Following a service of communion, the morning session was devoted to the general business of Synod, with Fr Jonathan being appointed Prolocutor of the House of Clergy. He was also elected Clerk to Synod, a post which he has held on an interim basis since last Autumn when the previous incumbent retired. As such, he is responsible (amongst other things) for the compilation of information required from all churches within the diocese for the annual statistical return, and for presenting this to Synod.
In what was his tenth year attending Synod, Bishop David expressed the view that the Episcopal Church was becoming more confident in its place in the life of Scotland today. The signs of real hope included the significant growth in the number of people being approved for training for ministry and in this diocese the continuing development of Casting the Net. Approximately half of the congregations in the diocese had completed Mission Action Planning.
On a personal note he said how much people’s prayers and personal kindness following his diagnosis of prostate cancer had meant to him. His response to enquiries about his health was both hopeful and guarded in that he was ‘well so far’.
Commenting on the drop in numbers in the roll of clergy in the diocese (some of which were due to retirement and some to difficulties in ministry and long term illness), Bishop David spoke of his role as pastor to the clergy and the impact of rapid changes in society and the church on the expectations placed on clergy. He emphasised the clergy’s need for supportive and understanding relationships and spoke of the importance of the connection between clergy, vestry, Bishop and the diocese.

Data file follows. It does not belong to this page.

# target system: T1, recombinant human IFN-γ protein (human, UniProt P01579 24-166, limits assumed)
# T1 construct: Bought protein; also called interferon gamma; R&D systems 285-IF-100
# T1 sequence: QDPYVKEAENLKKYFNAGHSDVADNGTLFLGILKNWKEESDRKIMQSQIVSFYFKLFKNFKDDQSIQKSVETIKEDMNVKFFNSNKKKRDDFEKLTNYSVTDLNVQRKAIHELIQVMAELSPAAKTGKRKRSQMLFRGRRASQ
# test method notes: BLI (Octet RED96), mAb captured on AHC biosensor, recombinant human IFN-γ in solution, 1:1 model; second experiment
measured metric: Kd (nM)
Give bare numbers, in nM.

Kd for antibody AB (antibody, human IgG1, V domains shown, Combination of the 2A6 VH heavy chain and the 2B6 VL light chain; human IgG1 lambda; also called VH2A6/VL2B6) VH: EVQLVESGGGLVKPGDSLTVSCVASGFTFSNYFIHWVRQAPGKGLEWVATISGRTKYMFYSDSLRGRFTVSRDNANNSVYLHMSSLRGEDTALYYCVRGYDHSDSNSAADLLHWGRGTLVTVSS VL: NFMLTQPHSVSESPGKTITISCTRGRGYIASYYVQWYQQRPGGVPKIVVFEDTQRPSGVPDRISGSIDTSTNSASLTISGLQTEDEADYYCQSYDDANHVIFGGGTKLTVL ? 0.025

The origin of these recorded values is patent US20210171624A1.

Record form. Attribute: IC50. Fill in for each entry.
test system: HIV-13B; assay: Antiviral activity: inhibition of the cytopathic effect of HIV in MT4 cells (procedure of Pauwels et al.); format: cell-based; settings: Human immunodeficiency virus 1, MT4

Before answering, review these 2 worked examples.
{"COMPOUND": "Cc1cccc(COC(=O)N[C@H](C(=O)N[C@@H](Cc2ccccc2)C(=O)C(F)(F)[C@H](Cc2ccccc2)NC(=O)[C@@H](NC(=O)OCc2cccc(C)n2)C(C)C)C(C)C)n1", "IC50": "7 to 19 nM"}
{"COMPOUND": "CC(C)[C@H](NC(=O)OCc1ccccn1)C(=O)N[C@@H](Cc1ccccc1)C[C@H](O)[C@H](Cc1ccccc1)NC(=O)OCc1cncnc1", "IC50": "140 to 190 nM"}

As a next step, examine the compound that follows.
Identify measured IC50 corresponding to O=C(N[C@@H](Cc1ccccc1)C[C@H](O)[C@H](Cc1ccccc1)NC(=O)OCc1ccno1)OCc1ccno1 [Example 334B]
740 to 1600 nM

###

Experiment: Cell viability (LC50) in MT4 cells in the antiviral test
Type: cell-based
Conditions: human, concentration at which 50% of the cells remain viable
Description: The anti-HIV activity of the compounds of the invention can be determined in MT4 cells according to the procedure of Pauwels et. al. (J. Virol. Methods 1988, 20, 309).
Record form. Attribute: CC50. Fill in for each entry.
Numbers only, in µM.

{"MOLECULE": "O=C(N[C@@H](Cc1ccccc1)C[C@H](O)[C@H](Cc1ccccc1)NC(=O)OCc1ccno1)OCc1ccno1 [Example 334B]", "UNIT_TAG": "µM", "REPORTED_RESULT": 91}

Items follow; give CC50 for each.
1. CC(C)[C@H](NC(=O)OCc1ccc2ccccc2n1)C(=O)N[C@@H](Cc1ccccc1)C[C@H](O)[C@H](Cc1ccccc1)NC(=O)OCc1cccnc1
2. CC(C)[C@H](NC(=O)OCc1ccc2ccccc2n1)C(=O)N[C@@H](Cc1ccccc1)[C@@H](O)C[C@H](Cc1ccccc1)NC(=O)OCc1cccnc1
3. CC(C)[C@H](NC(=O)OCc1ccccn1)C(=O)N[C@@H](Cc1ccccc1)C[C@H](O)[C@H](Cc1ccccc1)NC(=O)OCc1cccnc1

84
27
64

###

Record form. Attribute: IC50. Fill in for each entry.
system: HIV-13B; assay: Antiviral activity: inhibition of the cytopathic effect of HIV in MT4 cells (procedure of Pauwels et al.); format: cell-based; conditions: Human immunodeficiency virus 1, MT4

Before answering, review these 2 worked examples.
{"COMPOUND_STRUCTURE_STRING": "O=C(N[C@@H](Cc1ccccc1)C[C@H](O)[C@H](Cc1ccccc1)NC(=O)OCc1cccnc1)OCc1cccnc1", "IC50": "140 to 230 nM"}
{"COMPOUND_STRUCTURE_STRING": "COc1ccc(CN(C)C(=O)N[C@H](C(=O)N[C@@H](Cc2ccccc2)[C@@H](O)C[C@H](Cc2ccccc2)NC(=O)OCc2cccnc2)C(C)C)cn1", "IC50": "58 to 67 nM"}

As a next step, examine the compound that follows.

The rapid societal change in the area of same-sex relationships was the topic of group discussion in the afternoon session led by Bishop Nigel of the diocese of Brechin. As Bishop David explained, following the passing of the Marriage and Civil Partnership (Scotland) Bill which legalises same-sex marriage, the Episcopal Church, for the first time will be in a different place from what the state allows once this act comes into force. The legislation provides for a denomination to opt out, and this will apply to the Episcopal Church until such time as it might decide to change the marriage canon to allow same-sex marriage. As part of a whole church process of measured conversation, a major conference (Cascading conversation: listening across the spectrum) is being held in Pitlochry at the end of April, to which the diocese will be sending seven representatives. A decision will be taken by the end of this year on what action or movement would be appropriate to the church and what would be likely to have the support of members.
Group discussion centred round what had shaped members’ views on same sex relationships over the years and what considerations should be taken into account when exploring the possibility of incorporating same-sex marriage into the marriage canon. It was acknowledged that in general young people had no problem with the concept of same sex marriage but that this could be a very divisive issue in congregations and that strongly held views and preconceptions could be a barrier to discussion. It was important, however, that everyone be given a chance to participate in such conversations.
The full text of the Bishop’s address to Synod is available on the Diocesan website.